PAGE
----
He was 73 when he died. If you looked at him, you couldn’t have guess it. He was still teaching, too! None of us students knew that he had been in and out of his cancer for years.
I finally understood why he commented that my grandfather had tied so young at 68. Prof. Bohne was already pass that when my grandpa died in my junior year. That information returned to me like a lightning strike when I learned about his battle with cancer. He was still alive after so much. And he knew life could continue longer.
So I’m writing this post because I’m crying. It’s finally real. Three years later, a glance at my LinkedIn profile, and I’m bawling my eyes out. I’ve already gone through half a box of tissues as I’ve tried to find the right words to describe what I’m thinking and feeling. In reaction to a few words. A few kind, immeasurable words by a man I respected who thought way too highly of me.
I want to work until I embody the standard he saw in me.
I was in 10 or 11 when I saw a VHS (yep, a VHS!) with a castle floating in the sky, people flying about, and two kids staring off into the distance. Immediately, I was entranced. Sure, you shouldn’t judge a book or movie by it’s cover, but I knew I had to have it.
So, with my allowance money, I bought it then and there.
The flying machines. The magic. The colors–I couldn’t get enough of it. It became my favorite movie. Even though it was 2 hours long, I’d watch it over and over. My art and writing projects at school began to incorporate flying scooters and magical stones. The movie had my heart full of adventure.
The scenes getting to and on Laputa are the most prevalent in my mind. Storm clouds whipping about and ripping up airships that are unlucky enough to enter them. Buildings underwater! Animals! Especially the indoor garden. Oh the colors…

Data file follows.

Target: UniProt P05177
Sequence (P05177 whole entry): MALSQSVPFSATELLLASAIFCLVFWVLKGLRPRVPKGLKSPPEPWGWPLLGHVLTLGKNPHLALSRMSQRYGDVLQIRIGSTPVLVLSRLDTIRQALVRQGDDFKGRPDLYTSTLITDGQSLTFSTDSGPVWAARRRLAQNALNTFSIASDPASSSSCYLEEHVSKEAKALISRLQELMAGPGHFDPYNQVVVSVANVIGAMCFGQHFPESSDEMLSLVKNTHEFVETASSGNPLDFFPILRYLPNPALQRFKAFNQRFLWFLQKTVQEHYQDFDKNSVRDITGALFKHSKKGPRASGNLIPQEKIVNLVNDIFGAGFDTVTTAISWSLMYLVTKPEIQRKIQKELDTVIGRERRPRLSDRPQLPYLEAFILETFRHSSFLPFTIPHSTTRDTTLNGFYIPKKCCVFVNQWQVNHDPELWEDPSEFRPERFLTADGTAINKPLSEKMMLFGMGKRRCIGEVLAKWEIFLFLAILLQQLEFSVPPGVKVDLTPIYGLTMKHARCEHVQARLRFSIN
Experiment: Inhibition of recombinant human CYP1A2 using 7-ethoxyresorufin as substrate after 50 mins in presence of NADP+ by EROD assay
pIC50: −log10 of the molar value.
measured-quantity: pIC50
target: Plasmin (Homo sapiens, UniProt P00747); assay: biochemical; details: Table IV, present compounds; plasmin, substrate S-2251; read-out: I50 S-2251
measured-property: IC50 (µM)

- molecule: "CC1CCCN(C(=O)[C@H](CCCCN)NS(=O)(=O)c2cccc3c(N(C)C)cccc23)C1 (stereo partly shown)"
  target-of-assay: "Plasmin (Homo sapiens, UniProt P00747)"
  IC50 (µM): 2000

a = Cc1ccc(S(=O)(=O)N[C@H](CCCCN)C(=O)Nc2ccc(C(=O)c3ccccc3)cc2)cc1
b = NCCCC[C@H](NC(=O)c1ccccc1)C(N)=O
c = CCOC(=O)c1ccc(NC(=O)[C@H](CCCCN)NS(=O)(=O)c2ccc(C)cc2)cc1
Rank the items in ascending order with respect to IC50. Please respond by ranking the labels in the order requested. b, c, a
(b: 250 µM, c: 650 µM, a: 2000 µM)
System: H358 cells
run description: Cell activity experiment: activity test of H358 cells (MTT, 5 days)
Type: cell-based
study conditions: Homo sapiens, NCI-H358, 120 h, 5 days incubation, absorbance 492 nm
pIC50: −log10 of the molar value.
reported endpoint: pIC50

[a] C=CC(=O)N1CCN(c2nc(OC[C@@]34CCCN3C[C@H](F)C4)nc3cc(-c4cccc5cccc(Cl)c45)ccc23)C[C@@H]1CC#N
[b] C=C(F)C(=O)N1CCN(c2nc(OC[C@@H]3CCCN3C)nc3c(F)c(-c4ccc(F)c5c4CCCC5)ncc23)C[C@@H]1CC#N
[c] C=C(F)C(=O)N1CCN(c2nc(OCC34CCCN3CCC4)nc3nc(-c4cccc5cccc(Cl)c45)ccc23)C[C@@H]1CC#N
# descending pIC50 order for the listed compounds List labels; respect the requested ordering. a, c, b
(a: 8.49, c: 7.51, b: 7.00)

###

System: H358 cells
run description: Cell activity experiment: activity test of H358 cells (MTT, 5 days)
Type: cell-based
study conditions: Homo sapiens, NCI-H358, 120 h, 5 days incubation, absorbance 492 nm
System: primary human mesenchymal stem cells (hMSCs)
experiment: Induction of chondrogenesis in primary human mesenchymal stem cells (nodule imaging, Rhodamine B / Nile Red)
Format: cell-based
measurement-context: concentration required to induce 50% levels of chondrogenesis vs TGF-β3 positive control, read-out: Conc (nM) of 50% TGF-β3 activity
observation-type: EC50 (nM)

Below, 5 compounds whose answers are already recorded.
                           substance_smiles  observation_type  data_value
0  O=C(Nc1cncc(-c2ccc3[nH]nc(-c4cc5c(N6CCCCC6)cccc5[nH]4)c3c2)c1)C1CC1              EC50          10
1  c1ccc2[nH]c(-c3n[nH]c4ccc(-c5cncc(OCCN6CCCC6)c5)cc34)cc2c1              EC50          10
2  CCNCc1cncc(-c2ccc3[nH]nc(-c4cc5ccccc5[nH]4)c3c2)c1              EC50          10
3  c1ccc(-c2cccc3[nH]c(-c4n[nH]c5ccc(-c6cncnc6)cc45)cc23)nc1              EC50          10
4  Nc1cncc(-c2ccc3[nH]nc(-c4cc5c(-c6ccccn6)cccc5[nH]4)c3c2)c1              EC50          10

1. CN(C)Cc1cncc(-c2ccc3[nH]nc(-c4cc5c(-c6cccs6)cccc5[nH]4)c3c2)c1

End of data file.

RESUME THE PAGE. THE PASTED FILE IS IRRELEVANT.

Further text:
As I watch the movie as I get older, I latch onto different details. The real danger Sheeta and Pazu are in, and how courageous they are in the face of a situation they were forced into. How crazy Muska is. Dola’s impressive adaptability (who runs on train carts??). And how smart and skilled Sheeta and Pazu are–I’m always inspired to identify my own skills and improve on my confidence with them after watching them interact on Dola’s ship.
There was no way I’d know this was the opening to a love of animation and pictures to tell a story. I watched Pokemon and Yu-Gi-Oh on my Saturday mornings, but those didn’t foster a spark to tell my own stories.
Castle in the Sky isn’t my ultimate favorite Ghibli film, but it holds a very special place in my heart. What’s your first Ghibli film? Please share in the comments below!
One of my favorite books growing up was Ella Enchanted. I read this book so much that the spine bent. I will still take an afternoon to breeze through it, smiling the whole time.
The copy of the book I have is the movie cover. It’s not my favorite. Love Anne Hathaway, didn’t care for the adaptation. For years I’ve wanted to upgrade to a new cover. One I wouldn’t mind having on my shelf.
So I had the idea… what if I made a new cover? And here’s the process of that! (Video process is at the bottom of the page!)
Trace Book on Block First things first, I had to cut the linoleum block to the size of the cover. Easy enough: place book on block, trace, cut!
Transfer Sketch I did my practice sketches, then chose the one I liked the best. I decided on this one because one of my favorite aspects of Ella is her love of languages.
Title Stencil Since a block print is opposite what you put down, there was no way I was going to try to freehand the title. I messed around with a few different ways to format the lettering. The one I chose, I cut out, placed backwards on block, and traced.
Carving! I paid special attention to the direction of my carving tool. The swirls were circular and had a lot of movement. For the background, I kept them all up and down. This is because I know the background will still get ink no matter what, so that would look good in the final product.
I realized in the end, I didn’t give myself a lot of room for error when I carved too much before I inked. Normally I’m good about that, but I guess I was too excited for this project to adhere to that rule (measure twice, cut once!)!